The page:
When I was young, I liked to toy with my fate, to tempt it. Not anymore: I’ve had enough. My daughter is growing up, I need to think of her future. And that means money! I want to make it myself. I don’t want to ask anyone else for it, or take it from anyone. I have no desire for that! I quit the newspaper and went to work for an advertising agency, the pay is better. It’s good money. People are interested in the beautiful life, that’s the most important thing happening today. It’s what’s on everyone’s mind. Just turn on the TV: The political demonstrations . . . Even if tens of thousands of people are going to them, what the millions are doing is buying elegant Italian plumbing fixtures. No matter who you ask, everyone is renovating and fixing up their homes and apartments. Traveling. Russia has never been like this before. We’re not just advertising goods, we’re selling needs. We create new needs—we are the ones who teach people to live beautifully! We run this era . . . Advertising is the mirror of the Russian revolution . . . My life is stuffed to the gills. I’m not planning on getting married . . . I have friends and all of them are rich. One got fat on oil, another on mineral fertilizers . . . We meet up and talk. Always at an expensive restaurant: a marble hall, antique furniture, expensive paintings on the walls . . . Doormen that deport themselves like nineteenth-century Russian nobles. I love being surrounded by sumptuous decorations. One of my closest friends is also single, and he doesn’t want to get married, either. He likes being alone in his three-story house. He always says, “Sleep next to someone, but live alone.” By day, his head swells from the fluctuations in base metal prices on the London market. Copper, lead, nickel . . . He has three cellphones, they ring every thirty seconds. Works thirteen to fifteen hours a day. No weekends, no vacation. Happiness? What happiness? It’s a different world . . . Today, single people are the ones who are happy and successful, they’re not the weak ones or losers. They have everything: money, careers. Being alone is a choice. I want to keep moving forward. I’m a huntress, not docile prey. I am the one making this choice. Loneliness is a kind of happiness . . . That sounds kind of like a revelation, doesn’t it? [She is silent.] Really, it’s not you I wanted to tell all this to, it’s myself . . .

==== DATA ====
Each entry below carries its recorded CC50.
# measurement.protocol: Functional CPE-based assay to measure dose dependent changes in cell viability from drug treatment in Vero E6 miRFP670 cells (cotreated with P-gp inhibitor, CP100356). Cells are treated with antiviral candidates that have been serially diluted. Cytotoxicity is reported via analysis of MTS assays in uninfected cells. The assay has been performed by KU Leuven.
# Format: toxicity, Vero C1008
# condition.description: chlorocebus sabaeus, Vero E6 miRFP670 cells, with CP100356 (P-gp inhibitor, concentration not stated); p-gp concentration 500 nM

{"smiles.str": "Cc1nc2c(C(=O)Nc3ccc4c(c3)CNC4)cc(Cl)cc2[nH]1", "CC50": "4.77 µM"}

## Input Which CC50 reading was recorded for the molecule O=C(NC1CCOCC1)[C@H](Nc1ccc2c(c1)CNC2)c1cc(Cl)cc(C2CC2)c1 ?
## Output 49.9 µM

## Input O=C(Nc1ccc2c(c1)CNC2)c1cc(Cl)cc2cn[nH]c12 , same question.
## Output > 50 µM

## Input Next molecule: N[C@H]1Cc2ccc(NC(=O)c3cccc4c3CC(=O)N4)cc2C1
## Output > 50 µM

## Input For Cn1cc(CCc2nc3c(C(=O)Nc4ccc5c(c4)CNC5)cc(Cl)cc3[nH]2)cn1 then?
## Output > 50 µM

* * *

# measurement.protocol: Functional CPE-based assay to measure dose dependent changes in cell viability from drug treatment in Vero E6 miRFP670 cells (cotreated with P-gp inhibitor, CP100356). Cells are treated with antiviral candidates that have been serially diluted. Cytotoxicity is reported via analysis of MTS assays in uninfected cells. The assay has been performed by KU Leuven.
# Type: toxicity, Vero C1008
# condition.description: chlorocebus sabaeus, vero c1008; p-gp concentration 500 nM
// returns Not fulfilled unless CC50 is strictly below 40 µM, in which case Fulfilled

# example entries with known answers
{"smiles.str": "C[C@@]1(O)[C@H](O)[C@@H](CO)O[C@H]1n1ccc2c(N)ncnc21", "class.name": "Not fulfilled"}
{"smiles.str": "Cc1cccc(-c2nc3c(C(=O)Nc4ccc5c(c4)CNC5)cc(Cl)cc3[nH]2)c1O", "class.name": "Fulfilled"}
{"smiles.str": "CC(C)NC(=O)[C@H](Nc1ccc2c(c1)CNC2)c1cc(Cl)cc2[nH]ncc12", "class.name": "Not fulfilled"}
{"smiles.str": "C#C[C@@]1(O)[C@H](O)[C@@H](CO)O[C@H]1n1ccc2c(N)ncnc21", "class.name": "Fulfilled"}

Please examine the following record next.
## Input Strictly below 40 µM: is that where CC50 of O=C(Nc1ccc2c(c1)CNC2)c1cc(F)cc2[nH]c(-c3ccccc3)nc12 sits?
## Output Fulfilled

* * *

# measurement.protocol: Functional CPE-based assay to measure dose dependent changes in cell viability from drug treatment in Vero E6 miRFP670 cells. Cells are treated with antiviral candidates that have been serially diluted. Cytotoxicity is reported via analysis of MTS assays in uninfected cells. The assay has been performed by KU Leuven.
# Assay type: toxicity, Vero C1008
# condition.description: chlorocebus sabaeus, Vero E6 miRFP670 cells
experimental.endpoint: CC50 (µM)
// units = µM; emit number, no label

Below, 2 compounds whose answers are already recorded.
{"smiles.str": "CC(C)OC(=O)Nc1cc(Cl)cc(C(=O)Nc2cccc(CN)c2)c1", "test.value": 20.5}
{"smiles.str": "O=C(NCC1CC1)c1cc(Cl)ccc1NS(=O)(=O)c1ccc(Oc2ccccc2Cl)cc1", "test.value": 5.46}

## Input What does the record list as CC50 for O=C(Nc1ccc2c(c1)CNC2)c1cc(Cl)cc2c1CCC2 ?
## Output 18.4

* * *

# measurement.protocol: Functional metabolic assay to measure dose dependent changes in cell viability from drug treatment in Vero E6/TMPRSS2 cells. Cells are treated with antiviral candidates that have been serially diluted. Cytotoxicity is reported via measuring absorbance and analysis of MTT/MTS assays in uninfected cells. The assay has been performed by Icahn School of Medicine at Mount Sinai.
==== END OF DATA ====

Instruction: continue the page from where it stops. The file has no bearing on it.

(1) A Voluntary People’s Druzhina is a civil police organization that had the right to perform citizen’s arrests for petty offenses such as hooliganism and drunkenness.

(2) A line from Nikolai Nekrasov’s 1863 poem “Red-Nosed Frost,” which has become a proverbial description of the Russian woman.

(3) The Insulted and Humiliated is a novel by Dostoevsky. Bashmachkin is the main character of Nikolay Gogol’s story “The Overcoat.” Opiskin is a protagonist in another novel by Dostoevsky, The Village of Stepanchikovo.

(4) Chichikov is the protagonist of Dead Souls. Sergey Mavrodi (1955–) is a businessman and former deputy of the State Duma famous for his massive, unapologetic pyramid schemes, successfully perpetrated in Russia, India, China, and South Africa.

From the book SECONDHAND TIME by Svetlana Alexievich, translated by Bela Shayevich
Originally published in Russian by Vremya Publishing House Copyright © 2013 by Svetlana Alexievich Translation Copyright © 2016 by Bela Shayevich

Published by Random House, a division of Penguin Random House LLC